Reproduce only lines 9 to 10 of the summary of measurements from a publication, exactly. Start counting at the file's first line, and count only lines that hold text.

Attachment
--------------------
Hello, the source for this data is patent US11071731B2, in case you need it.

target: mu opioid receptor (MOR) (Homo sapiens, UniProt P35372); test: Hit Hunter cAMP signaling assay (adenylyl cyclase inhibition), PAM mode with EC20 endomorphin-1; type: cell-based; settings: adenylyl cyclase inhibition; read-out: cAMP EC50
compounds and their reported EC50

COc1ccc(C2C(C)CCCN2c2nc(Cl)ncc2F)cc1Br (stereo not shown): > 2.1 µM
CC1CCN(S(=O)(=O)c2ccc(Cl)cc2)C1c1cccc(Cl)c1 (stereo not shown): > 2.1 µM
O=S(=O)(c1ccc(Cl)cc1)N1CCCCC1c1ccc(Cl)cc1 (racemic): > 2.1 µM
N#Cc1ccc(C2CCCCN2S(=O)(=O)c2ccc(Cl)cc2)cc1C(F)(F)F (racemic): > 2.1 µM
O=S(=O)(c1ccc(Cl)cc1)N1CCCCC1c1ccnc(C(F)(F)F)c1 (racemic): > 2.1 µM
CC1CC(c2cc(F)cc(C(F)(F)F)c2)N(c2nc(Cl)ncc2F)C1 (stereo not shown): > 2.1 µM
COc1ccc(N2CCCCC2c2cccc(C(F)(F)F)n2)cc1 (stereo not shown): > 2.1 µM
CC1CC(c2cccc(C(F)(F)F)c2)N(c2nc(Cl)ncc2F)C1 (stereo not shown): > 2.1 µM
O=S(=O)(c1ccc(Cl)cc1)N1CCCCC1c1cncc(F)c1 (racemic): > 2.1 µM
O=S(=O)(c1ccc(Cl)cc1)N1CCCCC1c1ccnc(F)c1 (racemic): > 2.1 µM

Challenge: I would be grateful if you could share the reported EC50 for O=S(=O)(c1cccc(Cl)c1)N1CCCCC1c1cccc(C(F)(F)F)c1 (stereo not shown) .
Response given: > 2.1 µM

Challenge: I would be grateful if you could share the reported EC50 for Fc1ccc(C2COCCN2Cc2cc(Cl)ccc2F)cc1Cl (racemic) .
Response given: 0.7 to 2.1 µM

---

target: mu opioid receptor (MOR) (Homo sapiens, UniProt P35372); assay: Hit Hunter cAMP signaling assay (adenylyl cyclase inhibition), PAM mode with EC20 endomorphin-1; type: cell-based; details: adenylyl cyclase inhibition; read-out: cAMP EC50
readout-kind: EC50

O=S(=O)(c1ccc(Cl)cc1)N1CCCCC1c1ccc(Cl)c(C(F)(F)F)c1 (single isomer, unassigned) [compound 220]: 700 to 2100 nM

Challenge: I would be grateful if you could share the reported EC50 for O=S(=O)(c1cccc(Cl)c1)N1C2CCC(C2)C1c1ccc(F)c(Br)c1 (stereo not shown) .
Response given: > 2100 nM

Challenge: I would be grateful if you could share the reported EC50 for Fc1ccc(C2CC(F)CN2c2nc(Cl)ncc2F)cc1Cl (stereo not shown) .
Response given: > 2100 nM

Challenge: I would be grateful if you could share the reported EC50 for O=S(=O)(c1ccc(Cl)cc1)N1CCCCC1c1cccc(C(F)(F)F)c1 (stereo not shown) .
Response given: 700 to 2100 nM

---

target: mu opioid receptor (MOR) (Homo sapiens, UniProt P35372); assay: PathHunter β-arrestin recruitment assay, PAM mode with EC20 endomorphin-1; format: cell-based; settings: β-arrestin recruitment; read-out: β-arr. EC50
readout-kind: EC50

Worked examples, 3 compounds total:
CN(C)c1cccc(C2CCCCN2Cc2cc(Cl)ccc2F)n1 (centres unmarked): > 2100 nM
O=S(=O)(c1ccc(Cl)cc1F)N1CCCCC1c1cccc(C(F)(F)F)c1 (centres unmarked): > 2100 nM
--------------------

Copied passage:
CC1CC(c2cc(F)cc(C(F)(F)F)c2)N(c2nc(Cl)ncc2F)C1 (stereo not shown): > 2.1 µM
COc1ccc(N2CCCCC2c2cccc(C(F)(F)F)n2)cc1 (stereo not shown): > 2.1 µM